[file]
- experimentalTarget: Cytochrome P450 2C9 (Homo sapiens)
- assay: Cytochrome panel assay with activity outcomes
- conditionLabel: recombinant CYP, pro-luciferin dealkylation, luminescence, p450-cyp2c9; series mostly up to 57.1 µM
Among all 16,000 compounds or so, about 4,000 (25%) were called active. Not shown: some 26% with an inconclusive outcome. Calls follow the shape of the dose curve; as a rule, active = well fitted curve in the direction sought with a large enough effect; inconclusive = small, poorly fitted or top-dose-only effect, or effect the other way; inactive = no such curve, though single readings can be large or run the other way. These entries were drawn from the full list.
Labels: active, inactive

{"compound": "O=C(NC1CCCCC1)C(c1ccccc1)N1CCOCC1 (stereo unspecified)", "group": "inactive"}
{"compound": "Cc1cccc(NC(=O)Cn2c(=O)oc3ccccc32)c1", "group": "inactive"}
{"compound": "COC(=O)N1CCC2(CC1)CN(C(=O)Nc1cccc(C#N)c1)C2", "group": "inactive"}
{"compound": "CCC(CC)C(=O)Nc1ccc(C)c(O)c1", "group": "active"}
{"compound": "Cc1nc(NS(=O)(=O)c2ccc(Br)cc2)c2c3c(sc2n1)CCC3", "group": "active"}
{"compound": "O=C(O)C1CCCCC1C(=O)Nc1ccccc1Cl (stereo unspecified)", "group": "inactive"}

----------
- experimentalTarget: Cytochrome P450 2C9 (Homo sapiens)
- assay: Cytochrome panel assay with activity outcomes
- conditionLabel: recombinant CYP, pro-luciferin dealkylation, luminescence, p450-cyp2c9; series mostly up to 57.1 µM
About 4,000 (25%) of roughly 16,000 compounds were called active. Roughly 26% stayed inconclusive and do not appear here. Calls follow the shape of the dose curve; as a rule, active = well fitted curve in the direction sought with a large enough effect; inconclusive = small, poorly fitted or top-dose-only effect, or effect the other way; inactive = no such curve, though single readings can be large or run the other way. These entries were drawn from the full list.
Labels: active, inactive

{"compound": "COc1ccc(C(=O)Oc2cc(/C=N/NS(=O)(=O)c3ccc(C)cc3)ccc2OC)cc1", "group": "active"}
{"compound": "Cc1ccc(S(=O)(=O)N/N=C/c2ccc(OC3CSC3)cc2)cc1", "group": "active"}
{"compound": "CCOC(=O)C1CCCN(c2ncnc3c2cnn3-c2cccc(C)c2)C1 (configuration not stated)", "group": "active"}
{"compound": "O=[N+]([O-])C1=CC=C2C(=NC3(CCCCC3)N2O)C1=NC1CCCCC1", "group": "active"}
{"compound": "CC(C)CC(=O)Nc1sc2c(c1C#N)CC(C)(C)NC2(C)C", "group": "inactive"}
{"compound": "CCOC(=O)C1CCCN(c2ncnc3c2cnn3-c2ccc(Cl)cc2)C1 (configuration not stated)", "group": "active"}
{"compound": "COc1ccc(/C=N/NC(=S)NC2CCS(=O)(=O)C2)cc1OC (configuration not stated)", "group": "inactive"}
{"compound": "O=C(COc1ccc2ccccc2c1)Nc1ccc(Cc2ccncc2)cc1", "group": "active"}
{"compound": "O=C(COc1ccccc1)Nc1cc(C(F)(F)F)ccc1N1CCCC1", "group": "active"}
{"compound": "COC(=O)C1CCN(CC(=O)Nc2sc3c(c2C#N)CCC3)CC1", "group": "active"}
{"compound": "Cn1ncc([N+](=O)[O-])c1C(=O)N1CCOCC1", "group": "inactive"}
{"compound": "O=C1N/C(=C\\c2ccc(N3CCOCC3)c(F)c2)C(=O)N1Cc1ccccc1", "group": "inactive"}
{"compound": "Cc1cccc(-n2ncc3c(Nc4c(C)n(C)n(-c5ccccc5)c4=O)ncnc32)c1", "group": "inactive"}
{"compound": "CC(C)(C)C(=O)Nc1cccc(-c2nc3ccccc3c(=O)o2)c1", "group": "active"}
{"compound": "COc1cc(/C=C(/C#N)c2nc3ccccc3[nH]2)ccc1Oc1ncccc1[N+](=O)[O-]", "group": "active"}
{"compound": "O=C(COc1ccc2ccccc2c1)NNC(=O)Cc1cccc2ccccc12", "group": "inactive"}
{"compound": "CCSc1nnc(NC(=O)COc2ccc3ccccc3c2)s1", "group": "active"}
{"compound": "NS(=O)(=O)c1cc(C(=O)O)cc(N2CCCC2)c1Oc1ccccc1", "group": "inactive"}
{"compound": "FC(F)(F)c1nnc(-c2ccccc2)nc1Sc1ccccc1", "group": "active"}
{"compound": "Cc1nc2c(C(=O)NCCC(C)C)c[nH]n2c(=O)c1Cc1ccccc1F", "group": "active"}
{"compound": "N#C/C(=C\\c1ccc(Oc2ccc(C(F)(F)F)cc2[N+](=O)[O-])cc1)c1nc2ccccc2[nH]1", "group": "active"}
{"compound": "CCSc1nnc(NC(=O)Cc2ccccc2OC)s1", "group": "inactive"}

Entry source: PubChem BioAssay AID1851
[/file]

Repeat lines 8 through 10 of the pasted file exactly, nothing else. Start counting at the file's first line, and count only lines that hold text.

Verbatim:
{"compound": "COC(=O)N1CCC2(CC1)CN(C(=O)Nc1cccc(C#N)c1)C2", "group": "inactive"}
{"compound": "CCC(CC)C(=O)Nc1ccc(C)c(O)c1", "group": "active"}
{"compound": "Cc1nc(NS(=O)(=O)c2ccc(Br)cc2)c2c3c(sc2n1)CCC3", "group": "active"}